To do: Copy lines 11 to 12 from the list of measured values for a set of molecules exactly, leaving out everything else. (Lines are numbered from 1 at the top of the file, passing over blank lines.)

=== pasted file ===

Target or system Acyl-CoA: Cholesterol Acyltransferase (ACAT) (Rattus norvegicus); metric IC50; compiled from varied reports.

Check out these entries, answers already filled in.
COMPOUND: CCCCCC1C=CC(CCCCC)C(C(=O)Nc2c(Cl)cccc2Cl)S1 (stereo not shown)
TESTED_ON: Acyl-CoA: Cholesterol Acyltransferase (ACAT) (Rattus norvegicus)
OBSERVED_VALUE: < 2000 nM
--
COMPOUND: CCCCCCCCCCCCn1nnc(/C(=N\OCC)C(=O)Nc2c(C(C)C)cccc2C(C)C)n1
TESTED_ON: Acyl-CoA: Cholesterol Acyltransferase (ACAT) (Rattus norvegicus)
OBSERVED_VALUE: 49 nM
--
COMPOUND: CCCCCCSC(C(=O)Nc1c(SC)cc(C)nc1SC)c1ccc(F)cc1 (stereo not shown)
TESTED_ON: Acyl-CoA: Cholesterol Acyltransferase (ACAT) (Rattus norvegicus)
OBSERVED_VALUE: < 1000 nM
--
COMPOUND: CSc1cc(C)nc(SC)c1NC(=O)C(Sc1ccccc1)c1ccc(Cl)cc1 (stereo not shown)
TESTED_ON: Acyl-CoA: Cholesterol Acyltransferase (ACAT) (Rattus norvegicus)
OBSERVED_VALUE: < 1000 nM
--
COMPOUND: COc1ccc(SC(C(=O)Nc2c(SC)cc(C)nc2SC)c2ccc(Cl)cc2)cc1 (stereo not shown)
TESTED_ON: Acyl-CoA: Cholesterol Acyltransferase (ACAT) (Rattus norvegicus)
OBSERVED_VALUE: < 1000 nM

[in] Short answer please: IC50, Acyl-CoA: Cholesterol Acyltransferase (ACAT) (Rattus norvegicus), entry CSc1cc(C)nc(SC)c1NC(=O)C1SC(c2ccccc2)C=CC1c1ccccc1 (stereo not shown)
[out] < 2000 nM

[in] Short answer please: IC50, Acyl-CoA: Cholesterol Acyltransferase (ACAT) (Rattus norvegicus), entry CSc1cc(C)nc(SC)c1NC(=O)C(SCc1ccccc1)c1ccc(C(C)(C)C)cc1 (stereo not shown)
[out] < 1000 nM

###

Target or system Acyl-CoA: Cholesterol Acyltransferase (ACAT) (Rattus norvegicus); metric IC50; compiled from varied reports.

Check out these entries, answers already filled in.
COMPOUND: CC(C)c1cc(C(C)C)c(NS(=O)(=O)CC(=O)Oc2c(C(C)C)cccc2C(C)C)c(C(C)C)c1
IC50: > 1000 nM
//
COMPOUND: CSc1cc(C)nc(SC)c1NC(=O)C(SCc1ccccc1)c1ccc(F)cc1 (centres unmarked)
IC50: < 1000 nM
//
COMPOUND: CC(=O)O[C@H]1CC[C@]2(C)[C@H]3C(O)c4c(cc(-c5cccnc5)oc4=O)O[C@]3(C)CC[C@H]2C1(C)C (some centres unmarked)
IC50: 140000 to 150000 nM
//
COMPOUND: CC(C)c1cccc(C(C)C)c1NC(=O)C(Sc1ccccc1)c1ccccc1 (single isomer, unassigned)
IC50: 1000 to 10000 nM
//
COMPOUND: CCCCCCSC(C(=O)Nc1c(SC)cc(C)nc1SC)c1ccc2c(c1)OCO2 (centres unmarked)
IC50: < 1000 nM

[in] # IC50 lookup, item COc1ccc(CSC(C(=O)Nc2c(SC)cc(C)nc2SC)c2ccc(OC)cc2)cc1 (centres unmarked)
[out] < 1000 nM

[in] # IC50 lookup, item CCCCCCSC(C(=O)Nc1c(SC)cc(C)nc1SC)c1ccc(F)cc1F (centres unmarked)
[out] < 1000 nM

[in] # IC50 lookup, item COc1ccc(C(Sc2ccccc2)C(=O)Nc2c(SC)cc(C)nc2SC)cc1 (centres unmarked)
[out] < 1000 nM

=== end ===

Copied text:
COMPOUND: CCCCCCSC(C(=O)Nc1c(SC)cc(C)nc1SC)c1ccc(F)cc1 (stereo not shown)
TESTED_ON: Acyl-CoA: Cholesterol Acyltransferase (ACAT) (Rattus norvegicus)